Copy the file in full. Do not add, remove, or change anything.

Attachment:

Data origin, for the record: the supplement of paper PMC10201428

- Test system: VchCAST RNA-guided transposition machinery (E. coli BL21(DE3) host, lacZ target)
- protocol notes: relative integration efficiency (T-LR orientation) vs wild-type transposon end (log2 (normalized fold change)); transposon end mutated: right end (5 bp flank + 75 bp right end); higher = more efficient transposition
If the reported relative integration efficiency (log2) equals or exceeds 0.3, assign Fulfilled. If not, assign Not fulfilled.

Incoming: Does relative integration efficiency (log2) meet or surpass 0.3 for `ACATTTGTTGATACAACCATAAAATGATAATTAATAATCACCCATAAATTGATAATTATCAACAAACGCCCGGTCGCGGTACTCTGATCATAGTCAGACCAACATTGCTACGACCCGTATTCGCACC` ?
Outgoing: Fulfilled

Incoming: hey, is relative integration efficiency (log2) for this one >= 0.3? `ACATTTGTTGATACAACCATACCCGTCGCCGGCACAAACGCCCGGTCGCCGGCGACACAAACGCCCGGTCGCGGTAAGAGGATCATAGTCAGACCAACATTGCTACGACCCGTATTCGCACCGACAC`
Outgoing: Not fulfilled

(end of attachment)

Data origin, for the record: the supplement of paper PMC10201428

- Test system: VchCAST RNA-guided transposition machinery (E. coli BL21(DE3) host, lacZ target)
- protocol notes: relative integration efficiency (T-LR orientation) vs wild-type transposon end (log2 (normalized fold change)); transposon end mutated: right end (5 bp flank + 75 bp right end); higher = more efficient transposition
If the reported relative integration efficiency (log2) equals or exceeds 0.3, assign Fulfilled. If not, assign Not fulfilled.

Incoming: Does relative integration efficiency (log2) meet or surpass 0.3 for `ACATTTGTTGATACAACCATAAAATGATAATTAATAATCACCCATAAATTGATAATTATCAACAAACGCCCGGTCGCGGTACTCTGATCATAGTCAGACCAACATTGCTACGACCCGTATTCGCACC` ?
Outgoing: Fulfilled

Incoming: hey, is relative integration efficiency (log2) for this one >= 0.3? `ACATTTGTTGATACAACCATACCCGTCGCCGGCACAAACGCCCGGTCGCCGGCGACACAAACGCCCGGTCGCGGTAAGAGGATCATAGTCAGACCAACATTGCTACGACCCGTATTCGCACCGACAC`
Outgoing: Not fulfilled